Two of the biggest trends in digital advertising — programmatic buying and video — are colliding, but programmatic video still faces a slew of challenges.
In theory, programmatic tech offers advertisers both greater specificity and reliability than the old way of doing business. They can advertise to specific audiences, selecting by age, gender, location and device, among other variables. That’s underpinning the many giddy growth forecasts for programmatic video advertising.
But the reality of programmatic video advertising today is far murkier. There are a raft of challenges facing programmatic video buyers, from fraud and viewability problems to measurement and standardization issues. Here are the main barriers standing in the way of programmatic video:
Willful deception is pervasive in the programmatic video ecosystem, even more so than display. Why? The stakes are higher. Programmatic video ads typically fetch far higher prices than banners. Hence more fraud.
In a study of 25 campaigns from 18 brands that bought programmatic video inventory in September, October and November 2014, video advertising platform Clearstream discovered that over 20 percent of impressions sold were “absolutely fraudulent,” said Clearstream CEO Brian Mandelbaum.
That fraud takes two primary forms: bot traffic and domain spoofing. Nefarious software from bad actors with video inventory sends bot traffic to videos, racking up impressions without serving ads to actual humans. Advertisers end up footing the bill for those impressions — even though the bots don’t have disposable income for their latest clothing sales or credit card deals.
With domain spoofing, the underlying impressions and users are real, but there’s some deliberate misrepresentation from inventory holders. They position their inventory as a valuable asset — as pre-roll on a top-tier news site, for example — when in reality the video inventory appears somewhere far less valuable, such as a torrent site. If that inventory is listed at a $2 CPM when the actual inventory is $20 CPM, automated systems set up by brands or their agencies will likely snap up those bad impressions — and advertisers may never know the difference.
“The No. 1 issue in programmatic video is fraud,” said Fahad Khan, CEO of cross-device video platform Tube Centrex. “Fraud is rampant in the long tail of publishers.”
Viewability is a related but different issue. There’s a big gap between a fraudulent impression and a successfully served video ad, viewed in full by a human. More than half of all video ads show up in locations that are not immediately visible to Web users, according to a 2014 study from video ad-serving platform Vindico. Clearstream’s recent study featured similarly problematic results, finding that 55 percent of all spots bought at auction did not match buyers’ specifications.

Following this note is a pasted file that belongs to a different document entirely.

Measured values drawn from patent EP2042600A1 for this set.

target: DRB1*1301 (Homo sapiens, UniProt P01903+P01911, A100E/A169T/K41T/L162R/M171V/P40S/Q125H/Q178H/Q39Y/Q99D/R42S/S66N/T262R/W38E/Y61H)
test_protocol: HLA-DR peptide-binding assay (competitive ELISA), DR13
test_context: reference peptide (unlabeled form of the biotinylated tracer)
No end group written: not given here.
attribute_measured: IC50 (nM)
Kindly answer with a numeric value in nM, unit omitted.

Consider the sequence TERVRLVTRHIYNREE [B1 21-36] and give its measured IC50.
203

“Let’s say you‘re buying a home. Maybe you buy it sight unseen. But before you close on that home, you do an inspection,” said Clearstream’s Mandelbaum. “In [real-time bidding] marketplaces, there’s no inspection.”
Video viewability is much harder to achieve than display ad viewability. Unlike display, there’s a whole spectrum for how viewable a video ad is: one user might see two seconds of a 15-second ad before migrating over to their Gmail inbox, another might see the whole ad. But advertisers typically pay the same amount for both impressions.
“In the video marketplace, viewability is a whole Pandora’s box,” said Mandelbaum. “You’re seeing industry averages in the [40 percent range] because consumers are trained to ignore.”
Lack of standards and measurement
The Media Ratings Council defines viewable video ads as those that are more than 50 percent visible on a user’s screen for at least two seconds. But that isn’t sufficient for most advertisers, who desire stricter viewability standards. Yet measurement is inconsistent across platforms, with some measuring viewability at five junctures while an ad is being served and others at more regular intervals. Videos inside secure “iframe” tags are especially difficult to measure.
There are also measurement differences when it comes to devices. Are tablets mobile devices or their own category? Two advertising platforms may not answer that question the same way. What’s a “large” video player? Adap.tv may have a different definition than LiveRail.
These standards don’t exist in the marketplace, confusing advertisers and leading them to buy inventory that might not be right for their campaigns. Supply-side platforms don’t require inventory holders to provide more detailed information because they don’t want to tighten an already limited supply.
Quality inventory shortages
Online video has a shortage of quality inventory. An in-demand asset, video is often still transacted through direct sales, leaving prices high on the high-quality inventory that does make it into programmatic pipes. Advertisers are clamoring for more publishers to put their inventory on exchanges, because they just don’t have enough video to advertise against.
“There’s definitely not nearly enough inventory as there should be,” said Mandelbaum. “A lot of the premium inventory is already being sold out directly through the publishers. … There is plenty of inventory available programmatically, but everybody is clamoring for that best impression, and the advertisers are paying near-premium rates for that scale.”
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